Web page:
-it is a tradition in Holland that Ministers should not be Members of Parliament,the new Chamber was found to be composed of 27 Liberals, 8 Liberal Democrats, 7 Socialists, 23 Anti-Revolutionaries of Kuyper's group, 8 Anti-Revolutionaries of Lohman's group, 2 Historical Christians and 25 Catholics. In consequence the Liberal party, including in it all the different shades of opinion, with the Socialist party added, only contributed 42 members to the Chamber, while the coalition of the Opposition amounted to 58, thus giving the new Ministry a majority, perhaps somewhat heterogeneous, of 16 votes.

The elections for the Provincial Estates were equally unfavourable to the Liberal party, and as the Provincial Estates nominate the members of the First Chamber, the result was

1901.j

The Netherlands.-Army Reorganisation. [315 that this Chamber, which had before numbered 32 Liberals and 18 members of the Opposition, was found to be composed of 29 members belonging to the different parties of the coalition, and of 21 Liberals of different shades of opinion. After these elections the Liberal Cabinet gave in its resignation. But in the few months which had preceded its downfall it had had time to bring the question of military reform to a successful issue. General Eland, Minister of War, demanded that the duration of the time of service should be fixed at twelve months for the infantry and eighteen months for the cavalry. Contrary to his advice an amendment reducing the length of service to eight and a half months for the infantry was passed by 47 against 44. General Eland immediately tendered his resignation, and was replaced by Lieut.-General Kool, chief of the Etat-Major. The new Minister accepting, of course, the modifications claimed by the Chamber, ultimately saw the measure for the reorganisation of the Army adopted by 59 to 38.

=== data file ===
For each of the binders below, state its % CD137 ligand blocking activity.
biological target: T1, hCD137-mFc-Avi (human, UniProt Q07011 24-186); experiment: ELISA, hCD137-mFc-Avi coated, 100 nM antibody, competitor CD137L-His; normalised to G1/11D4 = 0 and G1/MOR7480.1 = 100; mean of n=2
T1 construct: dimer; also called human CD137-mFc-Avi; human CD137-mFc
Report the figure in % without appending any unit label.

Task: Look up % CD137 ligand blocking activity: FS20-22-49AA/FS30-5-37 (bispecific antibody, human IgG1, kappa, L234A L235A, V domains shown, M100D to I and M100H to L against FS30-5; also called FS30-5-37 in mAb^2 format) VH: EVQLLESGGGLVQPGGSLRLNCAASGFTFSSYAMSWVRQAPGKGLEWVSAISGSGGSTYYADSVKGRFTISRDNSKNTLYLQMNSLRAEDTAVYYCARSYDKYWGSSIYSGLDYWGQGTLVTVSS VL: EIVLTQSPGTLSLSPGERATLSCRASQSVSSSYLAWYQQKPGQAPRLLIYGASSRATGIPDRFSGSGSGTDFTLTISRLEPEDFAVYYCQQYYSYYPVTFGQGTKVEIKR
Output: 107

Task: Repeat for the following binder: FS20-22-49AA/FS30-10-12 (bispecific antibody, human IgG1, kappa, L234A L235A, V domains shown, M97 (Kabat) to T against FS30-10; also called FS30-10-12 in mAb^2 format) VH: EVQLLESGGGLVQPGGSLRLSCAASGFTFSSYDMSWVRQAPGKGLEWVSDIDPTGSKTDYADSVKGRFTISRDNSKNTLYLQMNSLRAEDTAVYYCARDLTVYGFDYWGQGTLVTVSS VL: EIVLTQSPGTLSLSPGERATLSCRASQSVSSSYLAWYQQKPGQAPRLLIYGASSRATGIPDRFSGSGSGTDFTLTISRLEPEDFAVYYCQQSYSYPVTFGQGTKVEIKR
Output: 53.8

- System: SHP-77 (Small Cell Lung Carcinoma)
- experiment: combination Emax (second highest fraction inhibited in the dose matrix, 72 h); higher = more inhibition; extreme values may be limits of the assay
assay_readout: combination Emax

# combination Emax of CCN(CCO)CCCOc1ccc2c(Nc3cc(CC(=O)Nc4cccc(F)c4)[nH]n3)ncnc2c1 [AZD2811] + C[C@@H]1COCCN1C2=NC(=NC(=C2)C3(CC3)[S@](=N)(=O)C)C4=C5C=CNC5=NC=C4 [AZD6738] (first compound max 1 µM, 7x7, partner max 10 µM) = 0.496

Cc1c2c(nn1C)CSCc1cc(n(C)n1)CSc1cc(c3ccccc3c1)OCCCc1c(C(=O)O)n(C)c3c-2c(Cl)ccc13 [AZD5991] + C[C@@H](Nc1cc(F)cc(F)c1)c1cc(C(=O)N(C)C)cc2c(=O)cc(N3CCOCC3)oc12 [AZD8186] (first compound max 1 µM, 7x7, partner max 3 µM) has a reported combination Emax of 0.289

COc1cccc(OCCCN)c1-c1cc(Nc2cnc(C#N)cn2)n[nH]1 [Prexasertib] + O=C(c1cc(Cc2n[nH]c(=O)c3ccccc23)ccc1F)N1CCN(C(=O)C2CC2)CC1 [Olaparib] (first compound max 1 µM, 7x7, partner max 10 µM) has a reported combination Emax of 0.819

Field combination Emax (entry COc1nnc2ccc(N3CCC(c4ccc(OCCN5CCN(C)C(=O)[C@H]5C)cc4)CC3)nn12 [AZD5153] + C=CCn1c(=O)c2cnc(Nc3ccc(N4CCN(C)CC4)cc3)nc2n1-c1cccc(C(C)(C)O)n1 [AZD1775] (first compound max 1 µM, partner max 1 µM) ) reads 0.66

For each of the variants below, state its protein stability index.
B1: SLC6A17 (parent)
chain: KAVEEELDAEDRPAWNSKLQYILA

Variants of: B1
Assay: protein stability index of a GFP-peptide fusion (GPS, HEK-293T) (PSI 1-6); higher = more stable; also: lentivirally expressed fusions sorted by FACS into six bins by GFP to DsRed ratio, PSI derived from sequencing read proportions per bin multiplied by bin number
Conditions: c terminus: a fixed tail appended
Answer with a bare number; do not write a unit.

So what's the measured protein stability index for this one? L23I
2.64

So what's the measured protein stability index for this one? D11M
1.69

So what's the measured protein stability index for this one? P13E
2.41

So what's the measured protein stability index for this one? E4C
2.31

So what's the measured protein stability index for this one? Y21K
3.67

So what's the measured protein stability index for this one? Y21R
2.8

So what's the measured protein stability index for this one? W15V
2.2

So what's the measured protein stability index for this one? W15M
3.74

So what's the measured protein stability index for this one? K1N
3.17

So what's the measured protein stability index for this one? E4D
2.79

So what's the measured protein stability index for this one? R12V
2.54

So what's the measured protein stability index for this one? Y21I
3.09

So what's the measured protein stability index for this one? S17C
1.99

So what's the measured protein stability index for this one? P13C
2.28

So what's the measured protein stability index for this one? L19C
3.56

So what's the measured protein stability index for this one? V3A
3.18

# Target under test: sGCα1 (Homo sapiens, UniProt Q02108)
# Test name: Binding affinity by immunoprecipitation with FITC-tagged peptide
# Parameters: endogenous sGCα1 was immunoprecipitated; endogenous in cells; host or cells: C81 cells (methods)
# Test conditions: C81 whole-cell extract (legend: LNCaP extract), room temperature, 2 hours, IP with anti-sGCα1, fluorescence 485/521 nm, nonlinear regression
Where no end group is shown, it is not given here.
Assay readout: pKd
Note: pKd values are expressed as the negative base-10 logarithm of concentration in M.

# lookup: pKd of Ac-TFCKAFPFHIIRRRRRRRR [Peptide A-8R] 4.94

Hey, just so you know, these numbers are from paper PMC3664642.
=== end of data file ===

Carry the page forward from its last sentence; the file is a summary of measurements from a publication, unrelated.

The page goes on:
Its essential provisions were the following :--The annual contingent is to be increased from 11,000 to 17,000 men, which, at the end of eight years, will raise the Army, when on a war footing, from 60,000 to 118,000 men. The term of active service for the infantry is to be eight years, in the course of which the men who have finished their eight and a half months of instruction (a period increased to twelve months for those who have not acquired the necessary military efficiency) will have to undergo ten weeks of exercise divided into three periods, two years apart. At the end of these eight years, the soldier will pass into the Landwehr, the organisation of which in the place of the Civic Guard was voted by 85 to 9. A man will belong to the Landwehr for seven years, joining during that period in two courses of military exercises, not exceeding six days each. Besides this, the exemption of only sons was abolished, the State paying indemnity to the families which by the military service of their sons will be deprived of their means of subsistence.